As those of you who have met me will know, I’m not afraid to highlight the things that CAN go wrong when you engage the services of a wedding DJ. I work hard in an industry which I absolutely love, but as with hiring any trade, there are pitfalls to be aware of!

Search online for DJ horror stories and you’ll see all manner of results, starting with the DJ not actually showing up right through to the equipment failing and the DJ not playing music suitable for the event.

So what exactly CAN go wrong when you hire a DJ?

Problem 1: The DJ fails to show up

Probably the biggest fear of any bride or groom is that they’re going to be left high and dry by the evening entertainment….and not without reason.
Sadly it happens all too often in this industry and for most of us, makes our blood boil.

It’s not just weddings this happens at by the way. Popular dates such as New Year’s Eve are also big dates when this happens….and its unacceptable.

Whist there may be completely genuine reasons for this happening (people really DO get ill, close relations die, roads become closed), there are a couple of usual reasons for this happening:

  • The DJ you’ve hired isn’t a professional and doesn’t see your event as being important enough not to let down. These are normally “hobbyists” who DJ for fun (some will say they do it for “the love of music”, and have decided they’d rather be out with their friends for the evening
  • The DJ you’ve hired has been offered more money to work elsewhere. This one happens a lot and is the exclusive realm of the DJ who’s working for very little money for the evening – an extra £10 at that level can seem like a lot of money
  • The DJ you thought you’d hired was subcontracting the job out to the lowest bidder, who has in turn used one of the two items above to avoid doing the job for little return.

FACT: I don’t work in this way. Once you’ve signed my booking contract, I’m legally obliged to be there and will do everything in my power to make it happen. As already mentioned, I’ve NEVER in 30 years had to let a couple down yet. There WILL come a time when this happens (illness happens etc.), and in that case I have procedures in place to ensure that a suitable and equally capable colleague will be there in my place and at my own personal cost.

Problem 2: The DJ has substandard equipment which isn’t suitable for your venue

This is sadly another one which happens a lot.

Some DJs have only one set of equipment (even the lower-end stuff isn’t what you’d call cheap), and adopt a “one size fits all” approach. This can also present another problem when things break down (if their music playout system breaks….because things can and DO stop working….how are they going to continue the party?)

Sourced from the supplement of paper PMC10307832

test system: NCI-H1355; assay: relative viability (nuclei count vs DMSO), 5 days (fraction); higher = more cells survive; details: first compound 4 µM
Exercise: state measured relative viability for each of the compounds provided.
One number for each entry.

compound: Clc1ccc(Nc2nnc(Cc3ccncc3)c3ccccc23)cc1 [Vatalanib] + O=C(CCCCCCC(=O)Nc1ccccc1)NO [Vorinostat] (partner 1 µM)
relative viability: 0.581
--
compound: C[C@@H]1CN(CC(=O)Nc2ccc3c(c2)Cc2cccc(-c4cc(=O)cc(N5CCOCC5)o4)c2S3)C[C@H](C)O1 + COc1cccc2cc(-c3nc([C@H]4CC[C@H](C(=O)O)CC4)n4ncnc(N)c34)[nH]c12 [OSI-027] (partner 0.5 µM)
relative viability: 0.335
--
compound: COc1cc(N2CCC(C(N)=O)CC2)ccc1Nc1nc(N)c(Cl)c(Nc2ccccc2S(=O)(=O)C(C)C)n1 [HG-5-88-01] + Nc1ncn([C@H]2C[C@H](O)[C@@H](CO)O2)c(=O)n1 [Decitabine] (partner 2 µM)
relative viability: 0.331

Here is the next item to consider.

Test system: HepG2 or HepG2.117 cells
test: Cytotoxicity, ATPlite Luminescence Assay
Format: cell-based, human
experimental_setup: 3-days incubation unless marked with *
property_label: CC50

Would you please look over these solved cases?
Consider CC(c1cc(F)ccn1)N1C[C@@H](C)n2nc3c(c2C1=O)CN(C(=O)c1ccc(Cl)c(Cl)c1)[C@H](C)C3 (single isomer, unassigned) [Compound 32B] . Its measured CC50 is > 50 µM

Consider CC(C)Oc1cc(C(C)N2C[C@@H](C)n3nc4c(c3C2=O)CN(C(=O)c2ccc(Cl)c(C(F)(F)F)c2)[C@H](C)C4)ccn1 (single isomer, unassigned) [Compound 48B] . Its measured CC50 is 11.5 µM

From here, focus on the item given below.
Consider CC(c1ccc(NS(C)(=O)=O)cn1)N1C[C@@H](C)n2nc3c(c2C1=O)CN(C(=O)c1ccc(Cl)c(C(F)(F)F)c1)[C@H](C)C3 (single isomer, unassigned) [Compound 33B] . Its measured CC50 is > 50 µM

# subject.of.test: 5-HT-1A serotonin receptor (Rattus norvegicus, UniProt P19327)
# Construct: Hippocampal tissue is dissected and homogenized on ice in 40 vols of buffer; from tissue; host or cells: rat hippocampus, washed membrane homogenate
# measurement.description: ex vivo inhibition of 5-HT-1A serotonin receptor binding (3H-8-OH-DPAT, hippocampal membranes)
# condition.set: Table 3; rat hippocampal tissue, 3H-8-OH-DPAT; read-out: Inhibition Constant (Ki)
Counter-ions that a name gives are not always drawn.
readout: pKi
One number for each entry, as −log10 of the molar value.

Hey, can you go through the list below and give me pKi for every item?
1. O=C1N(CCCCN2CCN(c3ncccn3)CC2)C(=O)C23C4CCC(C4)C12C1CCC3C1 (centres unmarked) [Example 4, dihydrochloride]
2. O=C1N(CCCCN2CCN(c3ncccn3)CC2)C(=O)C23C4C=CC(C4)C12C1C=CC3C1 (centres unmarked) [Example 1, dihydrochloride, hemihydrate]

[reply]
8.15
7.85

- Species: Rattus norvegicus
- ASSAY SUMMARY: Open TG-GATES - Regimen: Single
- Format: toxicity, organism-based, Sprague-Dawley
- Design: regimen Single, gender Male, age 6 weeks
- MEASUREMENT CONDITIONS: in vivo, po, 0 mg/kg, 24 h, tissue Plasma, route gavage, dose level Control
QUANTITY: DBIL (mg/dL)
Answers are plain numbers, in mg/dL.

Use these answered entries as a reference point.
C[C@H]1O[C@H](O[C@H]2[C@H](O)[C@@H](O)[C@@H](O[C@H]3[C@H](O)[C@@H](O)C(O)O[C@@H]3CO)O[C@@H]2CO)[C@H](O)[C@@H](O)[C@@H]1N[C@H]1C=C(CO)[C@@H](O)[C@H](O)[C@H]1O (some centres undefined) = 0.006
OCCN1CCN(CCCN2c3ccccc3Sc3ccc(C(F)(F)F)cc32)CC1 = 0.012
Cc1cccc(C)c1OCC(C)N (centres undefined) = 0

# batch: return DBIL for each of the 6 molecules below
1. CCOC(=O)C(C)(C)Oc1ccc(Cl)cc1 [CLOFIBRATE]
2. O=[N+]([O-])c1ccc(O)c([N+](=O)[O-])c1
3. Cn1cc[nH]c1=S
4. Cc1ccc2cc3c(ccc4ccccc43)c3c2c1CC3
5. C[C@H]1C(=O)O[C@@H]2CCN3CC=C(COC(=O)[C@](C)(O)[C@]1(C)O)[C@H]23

Some will even “steal” photos from other’s websites and pass them off as their own, something which you may not realise until it’s far too late (this by the way is the reason that all of the images on THIS website contain a watermark!).

FACT: I have numerous different setups available to me (all owned outright), meaning I’m able to match the right equipment to your venue. If I’ve never been to your venue before, I’ll make every effort to visit it before the day to ensure I’m going to have the right tools for the job.  On the day of your party, not only will I have the equipment you see on stage with me, but backups of all of the essential parts to ensure that the party continues should something go wrong (it’s a LOT of investment).

Problem 3: The DJ doesn’t have physical copies of their music

This one still makes me chuckle when I hear instances of it happening.

Copyright law in the UK is complicated and dated to say the least, but one thing which IS clear is that we have to PAY for our music and have physical copies of it.

In the olden days that was easy to prove. You either had a physical vinyl record or a CD.

Nowadays with music being stored on hard drives, we’re supposed to have the physical file stored locally. However, there are some that think they can get away with streaming the music via the likes of Spotify and YouTube. Apart from being completely against the user agreements for such services, what happens when they suddenly have no network connection, or if there’s a sudden advert break (as YouTube tend to do) in the middle of your first dance song? And yes, I’ve heard of the latter happening on more than one occasion sadly).